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Our View: Wetland may be best use for Skipanon land

Creating a wetland bank won’t be cheap or easy

Published on June 5, 2018 9:03AM

A detail from an 1870 federal nautical chart shows the complex hydrology of the shoreline and land between Point Adams and the mouth of the Lewis and Clark River. Interlaced with creeks and sloughs, the area was, in large measure, a tidal marsh. The chart indicates that Fort Stevens land access was limited to a narrow track along the top of one of the elevated dunes stretching away to the southeast.

U.S. Coast Survey Historical Map & Chart Collection

A detail from an 1870 federal nautical chart shows the complex hydrology of the shoreline and land between Point Adams and the mouth of the Lewis and Clark River. Interlaced with creeks and sloughs, the area was, in large measure, a tidal marsh. The chart indicates that Fort Stevens land access was limited to a narrow track along the top of one of the elevated dunes stretching away to the southeast.

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A modern satellite image shows the Skipanon Peninsula, built up from dredged sediments, extending the river’s mouth into the Columbia estuary beyond the historic shoreline.

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A modern satellite image shows the Skipanon Peninsula, built up from dredged sediments, extending the river’s mouth into the Columbia estuary beyond the historic shoreline.

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Some key points to consider in deciding what to do with publicly owned land on the Skipanon Peninsula (“Port of Astoria ponders wetland bank,” The Daily Astorian, May 30):

• Around 80 percent of the Columbia River estuary’s tidal wetlands — historically dominated by Sitka spruce and serving an important array of environmental functions including salmon habitat — has been destroyed or damaged by development.

• We live in a time of rising sea levels. Though counteracted here, for the time being, by a swelling subduction zone in the Earth’s crust, much low-lying land near the ocean will be subjected to increasing flooding as this century moves forward.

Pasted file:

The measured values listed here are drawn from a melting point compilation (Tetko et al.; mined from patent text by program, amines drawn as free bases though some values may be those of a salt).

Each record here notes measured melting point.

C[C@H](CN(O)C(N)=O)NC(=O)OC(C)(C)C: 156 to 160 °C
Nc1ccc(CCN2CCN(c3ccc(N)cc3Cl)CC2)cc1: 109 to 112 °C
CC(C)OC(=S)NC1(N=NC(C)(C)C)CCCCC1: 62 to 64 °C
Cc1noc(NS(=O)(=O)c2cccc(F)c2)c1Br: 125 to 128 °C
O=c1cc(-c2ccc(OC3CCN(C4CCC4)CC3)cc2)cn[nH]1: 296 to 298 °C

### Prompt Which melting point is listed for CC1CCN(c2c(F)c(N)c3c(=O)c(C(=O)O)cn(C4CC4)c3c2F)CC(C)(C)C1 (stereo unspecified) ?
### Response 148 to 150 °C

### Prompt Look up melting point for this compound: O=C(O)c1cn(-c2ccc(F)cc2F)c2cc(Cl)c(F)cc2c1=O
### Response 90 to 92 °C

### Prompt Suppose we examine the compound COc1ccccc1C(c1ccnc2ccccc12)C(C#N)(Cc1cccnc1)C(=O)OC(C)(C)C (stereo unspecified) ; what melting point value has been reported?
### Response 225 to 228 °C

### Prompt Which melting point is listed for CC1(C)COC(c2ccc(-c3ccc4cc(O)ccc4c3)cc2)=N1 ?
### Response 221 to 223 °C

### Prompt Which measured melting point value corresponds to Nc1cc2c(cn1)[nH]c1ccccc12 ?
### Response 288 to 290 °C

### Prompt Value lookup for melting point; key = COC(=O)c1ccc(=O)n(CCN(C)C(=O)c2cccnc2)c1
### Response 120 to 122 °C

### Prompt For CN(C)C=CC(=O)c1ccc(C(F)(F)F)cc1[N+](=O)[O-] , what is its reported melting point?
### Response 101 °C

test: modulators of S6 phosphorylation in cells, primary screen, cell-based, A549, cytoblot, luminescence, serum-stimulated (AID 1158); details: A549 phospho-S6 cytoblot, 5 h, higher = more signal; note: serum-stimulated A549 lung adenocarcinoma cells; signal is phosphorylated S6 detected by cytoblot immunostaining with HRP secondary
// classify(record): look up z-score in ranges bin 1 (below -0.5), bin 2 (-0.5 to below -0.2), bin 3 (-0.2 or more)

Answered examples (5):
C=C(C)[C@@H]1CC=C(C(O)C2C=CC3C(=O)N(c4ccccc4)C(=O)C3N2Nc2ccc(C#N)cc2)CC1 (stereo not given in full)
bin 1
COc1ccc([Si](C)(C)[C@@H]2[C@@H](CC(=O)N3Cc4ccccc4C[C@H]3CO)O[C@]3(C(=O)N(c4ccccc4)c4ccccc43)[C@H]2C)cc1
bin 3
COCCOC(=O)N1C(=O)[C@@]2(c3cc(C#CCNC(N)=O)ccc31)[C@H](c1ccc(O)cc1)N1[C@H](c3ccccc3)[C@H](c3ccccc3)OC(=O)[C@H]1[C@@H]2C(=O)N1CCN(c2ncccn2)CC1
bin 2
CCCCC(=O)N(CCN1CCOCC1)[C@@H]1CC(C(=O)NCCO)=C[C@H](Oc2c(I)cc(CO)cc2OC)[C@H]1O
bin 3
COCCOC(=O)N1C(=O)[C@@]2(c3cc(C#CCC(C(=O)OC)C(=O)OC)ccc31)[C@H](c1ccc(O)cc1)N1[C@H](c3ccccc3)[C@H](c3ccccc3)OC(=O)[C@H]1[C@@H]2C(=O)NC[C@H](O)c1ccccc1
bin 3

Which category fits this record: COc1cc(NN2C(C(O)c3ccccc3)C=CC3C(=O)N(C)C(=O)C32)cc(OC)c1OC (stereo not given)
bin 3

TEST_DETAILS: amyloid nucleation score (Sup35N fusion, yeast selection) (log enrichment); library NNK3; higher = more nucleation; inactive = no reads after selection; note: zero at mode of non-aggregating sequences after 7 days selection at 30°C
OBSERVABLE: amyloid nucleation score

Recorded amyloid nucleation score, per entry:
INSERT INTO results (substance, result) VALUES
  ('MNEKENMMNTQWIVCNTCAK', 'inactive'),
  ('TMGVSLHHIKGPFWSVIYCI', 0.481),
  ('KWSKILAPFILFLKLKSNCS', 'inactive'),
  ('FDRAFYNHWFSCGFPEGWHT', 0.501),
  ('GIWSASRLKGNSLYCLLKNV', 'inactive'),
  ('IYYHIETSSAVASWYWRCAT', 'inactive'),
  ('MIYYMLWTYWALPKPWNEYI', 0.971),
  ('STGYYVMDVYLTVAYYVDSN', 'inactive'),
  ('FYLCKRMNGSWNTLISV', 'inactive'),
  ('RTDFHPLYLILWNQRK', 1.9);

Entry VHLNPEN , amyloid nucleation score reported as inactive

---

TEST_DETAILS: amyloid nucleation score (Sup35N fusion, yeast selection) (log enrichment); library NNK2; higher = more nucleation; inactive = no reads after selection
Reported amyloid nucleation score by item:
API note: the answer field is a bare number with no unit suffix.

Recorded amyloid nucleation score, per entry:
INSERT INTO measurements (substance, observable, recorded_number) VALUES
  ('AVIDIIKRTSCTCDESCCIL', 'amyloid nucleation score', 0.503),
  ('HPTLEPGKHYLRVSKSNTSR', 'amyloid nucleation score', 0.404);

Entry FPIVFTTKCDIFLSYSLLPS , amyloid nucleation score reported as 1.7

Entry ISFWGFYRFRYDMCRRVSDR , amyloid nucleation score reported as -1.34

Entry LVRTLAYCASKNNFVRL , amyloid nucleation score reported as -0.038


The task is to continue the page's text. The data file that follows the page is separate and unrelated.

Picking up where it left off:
• Man-made dredge-spoils land is particularly vulnerable to erosion and liquefaction during earthquakes, making it ill-suited for most forms of industrial and residential building.

• Deciding where to best accommodate coastal development will increasingly become a critical issue as the U.S. population increases. Even in the absence of climate change, the Pacific Northwest can eventually expect a population density analogous to that in the Northeast, which had a 200-year head start on intensive settlement.

• Although somewhat remote from local population centers, the public has a surprising degree of interest in the Skipanon Peninsula. It was the focal point of years of heated controversy after a former Port of Astoria commission wanted to lease part of it — which it at the time leased from the state — for a proposed liquefied natural gas terminal that has since been rejected.

The Port owns the portion of the peninsula closest to the historic shoreline, while the state of Oregon owns its northeastern tip. The Port is starting to decide whether to flood more than 70 acres of dunes and shrublands it owns for use as a wetland mitigation bank. The two entities would be smart to work together on an overall plan for the land.

As our story last week explained, many construction projects affecting watersheds require creation of new wetlands or purchase of credits to offset adverse impacts of development. Banks are large wetland restoration projects approved by the state to sell credits within a certain area. They can be source of considerable revenue for their owners, while facilitating nearby economic development by clearing the way for building on other wetlands. The Port itself recently paid more than $260,000 for 1.5 acres worth of wetland mitigation credits from Warrenton Fiber to offset runway work at the Astoria Regional Airport.

Creation of a wetland bank may be the highest and best use for this ephemeral land by the side of a dynamic river mouth. Although there will be those who grouse about loss of near-shore land for hypothetical future industrial development, it doesn’t make sense to build much of anything on a sand bank that didn’t exist a century ago and which may disappear in coming decades.

Creating a wetland bank won’t be cheap or easy, but there is good potential for partnerships with entities interested in habitat restoration. Writing about a project elsewhere in the estuary, Columbia Land Trust correctly observed, “If the Columbia River is the lifeblood of the region, then the lower Columbia River may well be its heart. By restoring tidal wetlands, swamps, sloughs, and channels, we’re increasing resilience in the ecosystem, and we’re putting landscapes in a position to recover some of our most threatened and iconic wildlife species. The work is muddy, slow, and at times daunting, but when the fish arrive in places dormant for centuries, it offers new hope. The pulse quickens and the river stirs, thriving with life.”

This would be an excellent outcome for the Skipanon Peninsula.



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